THE Constitution is clear. Article 218(3) states: “It shall be the duty of the Election Commission to organise and conduct the election and to make such arrangements as are necessary to ensure that the election is conducted honestly, justly, fairly and in accordance with law, and that corrupt practices are guarded against.” Furthermore, Article 220 states: “It shall be the duty of all executive authorities in the Federation and in the Provinces to assist the Commissioner and the Election Commission in the discharge of his or their functions.” Clearly and unambiguously, the holding of free and fair elections is the remit of the Election Commission of Pakistan. And in the execution of its duties, the ECP has the power to demand the assistance of all executive authorities in the country if the ECP deems it necessary. It is difficult then to understand why Chief Justice Saqib Nisar has asserted that the judiciary will ensure free and fair elections in the country.
Perhaps Chief Justice Nisar is seeking to reassure an anxious electorate that anti-democratic forces will neither be allowed to derail the electoral process nor manipulate it. A strong judiciary standing guard over the democratic process could strengthen a system that is teetering. Yet, a strong democratic process also requires that institutions remain within their constitutional ambits and not seek to usurp the prerogatives and responsibilities of other institutions. Strengthening the ECP has been a focus of successive parliaments and the next general election to be held will be supervised by an ECP that is more independent and empowered than at any other point in Pakistan’s political history. This, then, is the time for other institutions to support the ECP wholeheartedly. The campaign season ahead and the general election are expected to be fiercely contested and both will surely test the mettle of the ECP, its commissioners and the vast administrative apparatus that will report to it.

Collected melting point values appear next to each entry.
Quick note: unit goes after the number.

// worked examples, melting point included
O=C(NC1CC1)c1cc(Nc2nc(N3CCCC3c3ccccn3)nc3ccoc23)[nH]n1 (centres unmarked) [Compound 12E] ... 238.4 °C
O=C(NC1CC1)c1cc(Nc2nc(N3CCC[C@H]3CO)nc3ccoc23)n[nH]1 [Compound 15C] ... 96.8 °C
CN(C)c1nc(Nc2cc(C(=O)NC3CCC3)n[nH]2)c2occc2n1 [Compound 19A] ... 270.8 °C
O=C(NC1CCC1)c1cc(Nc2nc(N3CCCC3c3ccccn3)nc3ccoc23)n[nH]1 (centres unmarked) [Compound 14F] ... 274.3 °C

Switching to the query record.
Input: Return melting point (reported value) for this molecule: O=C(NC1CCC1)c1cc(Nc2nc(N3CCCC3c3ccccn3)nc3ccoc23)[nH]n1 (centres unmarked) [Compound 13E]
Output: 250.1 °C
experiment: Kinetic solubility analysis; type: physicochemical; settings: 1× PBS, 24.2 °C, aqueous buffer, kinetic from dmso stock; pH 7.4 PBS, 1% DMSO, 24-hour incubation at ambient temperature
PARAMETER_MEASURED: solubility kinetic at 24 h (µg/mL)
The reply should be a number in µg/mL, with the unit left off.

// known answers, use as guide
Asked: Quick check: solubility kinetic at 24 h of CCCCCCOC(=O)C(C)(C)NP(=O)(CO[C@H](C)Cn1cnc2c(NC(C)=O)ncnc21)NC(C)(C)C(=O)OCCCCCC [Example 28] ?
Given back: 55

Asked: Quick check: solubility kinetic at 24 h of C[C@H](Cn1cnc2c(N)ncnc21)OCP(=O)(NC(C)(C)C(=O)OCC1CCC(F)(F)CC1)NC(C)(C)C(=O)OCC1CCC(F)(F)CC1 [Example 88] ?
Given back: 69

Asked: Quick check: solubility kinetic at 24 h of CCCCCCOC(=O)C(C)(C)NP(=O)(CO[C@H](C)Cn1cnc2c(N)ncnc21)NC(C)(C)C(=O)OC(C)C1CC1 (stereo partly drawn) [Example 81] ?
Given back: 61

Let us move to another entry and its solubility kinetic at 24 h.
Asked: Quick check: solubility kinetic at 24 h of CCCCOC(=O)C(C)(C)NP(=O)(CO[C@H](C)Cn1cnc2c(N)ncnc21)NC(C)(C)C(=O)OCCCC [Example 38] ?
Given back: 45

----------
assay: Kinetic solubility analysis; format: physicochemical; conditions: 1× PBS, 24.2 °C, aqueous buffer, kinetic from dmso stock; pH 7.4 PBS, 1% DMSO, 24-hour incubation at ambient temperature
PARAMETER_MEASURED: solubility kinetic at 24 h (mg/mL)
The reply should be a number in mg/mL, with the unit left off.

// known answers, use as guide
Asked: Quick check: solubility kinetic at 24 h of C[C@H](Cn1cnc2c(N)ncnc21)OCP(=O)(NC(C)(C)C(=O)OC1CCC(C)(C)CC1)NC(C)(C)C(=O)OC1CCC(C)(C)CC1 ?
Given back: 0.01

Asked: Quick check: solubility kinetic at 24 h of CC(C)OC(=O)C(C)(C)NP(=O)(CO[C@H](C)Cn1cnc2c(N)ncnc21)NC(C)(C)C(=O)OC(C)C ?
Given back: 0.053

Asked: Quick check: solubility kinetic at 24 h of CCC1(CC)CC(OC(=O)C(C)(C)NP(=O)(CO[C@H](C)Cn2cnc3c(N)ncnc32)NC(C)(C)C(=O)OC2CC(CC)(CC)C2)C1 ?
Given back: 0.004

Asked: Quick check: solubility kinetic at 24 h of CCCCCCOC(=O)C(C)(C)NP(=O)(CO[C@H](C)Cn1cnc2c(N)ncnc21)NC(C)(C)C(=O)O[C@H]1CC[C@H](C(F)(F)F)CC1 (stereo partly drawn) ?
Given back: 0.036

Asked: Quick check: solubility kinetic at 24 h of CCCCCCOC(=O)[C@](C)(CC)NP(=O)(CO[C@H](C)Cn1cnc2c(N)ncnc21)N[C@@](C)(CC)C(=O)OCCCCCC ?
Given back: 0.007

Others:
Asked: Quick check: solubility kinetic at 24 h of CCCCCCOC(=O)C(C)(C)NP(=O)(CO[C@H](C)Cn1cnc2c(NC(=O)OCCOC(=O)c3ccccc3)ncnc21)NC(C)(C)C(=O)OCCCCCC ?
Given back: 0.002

Certainly, the judiciary will have a role to play. While there has been no announcement as yet, returning officers could be selected from among the lower judiciary. Moreover, legal challenges to the nomination or disqualification of candidates may well end up before the superior judiciary. But those are supporting functions; the core responsibility to organise and conduct a general election belongs to the ECP. Away from the specific issue of which institution has primary responsibility for supervising a free and fair electoral process, there is a more general problem emerging of institutions interfering in the workings of democratic bodies. The Constitution is supreme and the rule of law inviolable, but separation of powers and checks and balances are an integral part of a successful democracy. A long, bitter history of undemocratic interventions and oversight ought to have been warning enough for the institutions. Tamper with the democratic foundations and all will suffer.
Published in Dawn, March 14th, 2018